In April of that year, "Cross-Eyed" Jack Loffredo – described in one newspaper report as a "Chicago alcohol runner" – was convicted of killing Paolo.
"Perhaps most interesting," wrote Schmitt on his website, "Josie Paolo sat side by side in the courtroom with Flo Walker, Pete's mistress, as they comforted each other."
In an interesting coincidence, Loffredo was the son of Leonardo and Antonia Loffredo, who operated the tavern on St. Clair that is now the Cactus Club around the time that it may or may not have been moved from the site of where Paolo's former Paradise Gardens stood.
Loffredo was pardoned in 1934 by Gov. Albert G. Schmedeman. Loffredo's father, Leonardo, was gunned down outside his tavern in 1910 after an argument with a neighbor.
In the basement of the bar, there are some things that appear to remnants of this era of the Paradise Gardens.
There's the giant old-time safe that when opened a few years ago proved to be much like the opening of Capone's vault. That's to say, it was basically empty.
Nearby, attached to the ceiling is a switch that Dean thinks served as a warning buzzer. And, along the north foundation wall there were once openings – now sealed – that led into a passage that some elderly neighborhood residents said led across to John Ermi's tavern (Palomino) across Russell Street and out to Lake Michigan.
Ask Dean and he's happy to share the stories old timers have told him over the years about the rum-running days in the heart of old Bay View.
With Hans Roedel now at the helm, Paradise Gardens held a Grand Opening on Aug. 31, 1929 and kicked off its fall season on Oct. 26 and hosting a Halloween Night bash (no cover charge!). And the music kept coming.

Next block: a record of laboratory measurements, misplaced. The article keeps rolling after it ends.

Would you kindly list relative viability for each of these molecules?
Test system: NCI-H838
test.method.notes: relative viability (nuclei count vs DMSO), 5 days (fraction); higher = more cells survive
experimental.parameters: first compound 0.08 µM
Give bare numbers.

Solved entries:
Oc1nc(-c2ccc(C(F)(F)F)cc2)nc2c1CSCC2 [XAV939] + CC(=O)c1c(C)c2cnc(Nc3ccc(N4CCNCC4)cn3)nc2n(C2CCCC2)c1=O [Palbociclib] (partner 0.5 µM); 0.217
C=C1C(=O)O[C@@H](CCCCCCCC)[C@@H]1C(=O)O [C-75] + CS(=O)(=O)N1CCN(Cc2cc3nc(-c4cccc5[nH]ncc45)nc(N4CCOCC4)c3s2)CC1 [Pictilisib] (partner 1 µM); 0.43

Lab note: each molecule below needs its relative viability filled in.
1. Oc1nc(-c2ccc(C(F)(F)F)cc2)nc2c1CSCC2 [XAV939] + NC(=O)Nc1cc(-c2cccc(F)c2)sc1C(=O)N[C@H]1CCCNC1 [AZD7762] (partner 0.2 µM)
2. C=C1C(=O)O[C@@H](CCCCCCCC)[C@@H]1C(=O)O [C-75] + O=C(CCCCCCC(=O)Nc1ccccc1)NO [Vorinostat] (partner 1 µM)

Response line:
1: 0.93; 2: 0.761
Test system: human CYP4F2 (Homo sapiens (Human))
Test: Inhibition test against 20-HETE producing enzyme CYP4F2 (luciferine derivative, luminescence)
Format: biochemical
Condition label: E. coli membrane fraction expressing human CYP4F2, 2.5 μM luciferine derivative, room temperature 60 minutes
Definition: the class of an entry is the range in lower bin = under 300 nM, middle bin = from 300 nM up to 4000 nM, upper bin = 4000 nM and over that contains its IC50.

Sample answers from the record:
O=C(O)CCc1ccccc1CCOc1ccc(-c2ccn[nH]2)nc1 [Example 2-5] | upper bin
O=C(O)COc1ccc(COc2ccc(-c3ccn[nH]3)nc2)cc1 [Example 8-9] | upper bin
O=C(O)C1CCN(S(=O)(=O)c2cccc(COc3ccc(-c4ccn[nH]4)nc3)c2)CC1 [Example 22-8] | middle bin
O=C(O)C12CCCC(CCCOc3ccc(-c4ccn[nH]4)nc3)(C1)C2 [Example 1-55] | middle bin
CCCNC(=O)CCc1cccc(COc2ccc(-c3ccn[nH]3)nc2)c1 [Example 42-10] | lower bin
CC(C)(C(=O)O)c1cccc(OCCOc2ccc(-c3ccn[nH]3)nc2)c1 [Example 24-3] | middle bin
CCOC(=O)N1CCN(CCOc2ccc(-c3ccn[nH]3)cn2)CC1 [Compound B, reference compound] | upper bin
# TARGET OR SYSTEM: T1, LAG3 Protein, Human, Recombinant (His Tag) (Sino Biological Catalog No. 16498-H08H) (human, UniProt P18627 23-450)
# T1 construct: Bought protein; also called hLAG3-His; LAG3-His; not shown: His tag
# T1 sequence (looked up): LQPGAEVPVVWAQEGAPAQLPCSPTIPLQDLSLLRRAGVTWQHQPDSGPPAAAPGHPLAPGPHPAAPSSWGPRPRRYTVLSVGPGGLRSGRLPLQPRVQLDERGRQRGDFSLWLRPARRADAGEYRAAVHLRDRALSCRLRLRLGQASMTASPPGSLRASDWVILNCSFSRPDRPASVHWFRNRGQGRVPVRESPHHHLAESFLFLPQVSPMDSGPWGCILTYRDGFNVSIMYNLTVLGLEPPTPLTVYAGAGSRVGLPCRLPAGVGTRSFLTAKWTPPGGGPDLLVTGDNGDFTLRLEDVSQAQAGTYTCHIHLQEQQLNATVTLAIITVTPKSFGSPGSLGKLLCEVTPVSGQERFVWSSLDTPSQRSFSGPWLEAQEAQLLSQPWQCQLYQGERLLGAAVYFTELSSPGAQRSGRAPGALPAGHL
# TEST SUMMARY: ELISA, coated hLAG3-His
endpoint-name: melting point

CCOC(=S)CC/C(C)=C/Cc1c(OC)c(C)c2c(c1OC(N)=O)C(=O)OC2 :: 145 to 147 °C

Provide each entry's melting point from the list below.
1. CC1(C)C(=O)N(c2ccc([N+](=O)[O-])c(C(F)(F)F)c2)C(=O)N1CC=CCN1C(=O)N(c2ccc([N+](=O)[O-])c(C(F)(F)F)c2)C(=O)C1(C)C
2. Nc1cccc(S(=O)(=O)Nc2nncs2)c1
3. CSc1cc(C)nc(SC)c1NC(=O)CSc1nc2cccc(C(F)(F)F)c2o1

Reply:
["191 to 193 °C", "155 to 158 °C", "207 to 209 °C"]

In early 1930, Roedel advertised music, dancing and refreshments every night. Dixie's Vagabonds were regulars onstage in the back room, as were, later, Bob Uvari's Recording Orchestra and Tom Balistreri, "The Singing Chef."
That December, with no apparent change in ownership, Paradise Gardens held another grand opening "under new management." Maybe the legend of "Dago Pete" was so strong that Roedel had to work hard to shake free of it.
Perhaps because he was ill, Roedel – who continued to own the building – decided to lease the bar. In 1934 Ralph Wettestein applied for a tavern license but disappeared before it could be issued.
Instead, the Paradise Music Hall briefly became the domain of Walter Eggert, who lived in the apartment upstairs, until he was replaced in September 1935 – a couple months after Roedel's death – by George Mangino.
In 1939, Alex Pagliasotti moved into the apartment and ran the bar, marking what could be a key to the Garibaldi connection. Pagliasottis were among the pioneers of the society, which got its start at padrone Giuseppe Gardetto's tavern and rooming house, 2423-27 S. St. Clair St., and later, after a falling out with Gardetto, moved its meetings to Puddler's Hall up the street.
A couple years later, Harold Wesela took over, renaming the place Harold Wesela's Paradise and offering "hamburgers and steaks" and "dancing on Friday, Saturday and Sunday with Bert Bailey and His Brown Buddies."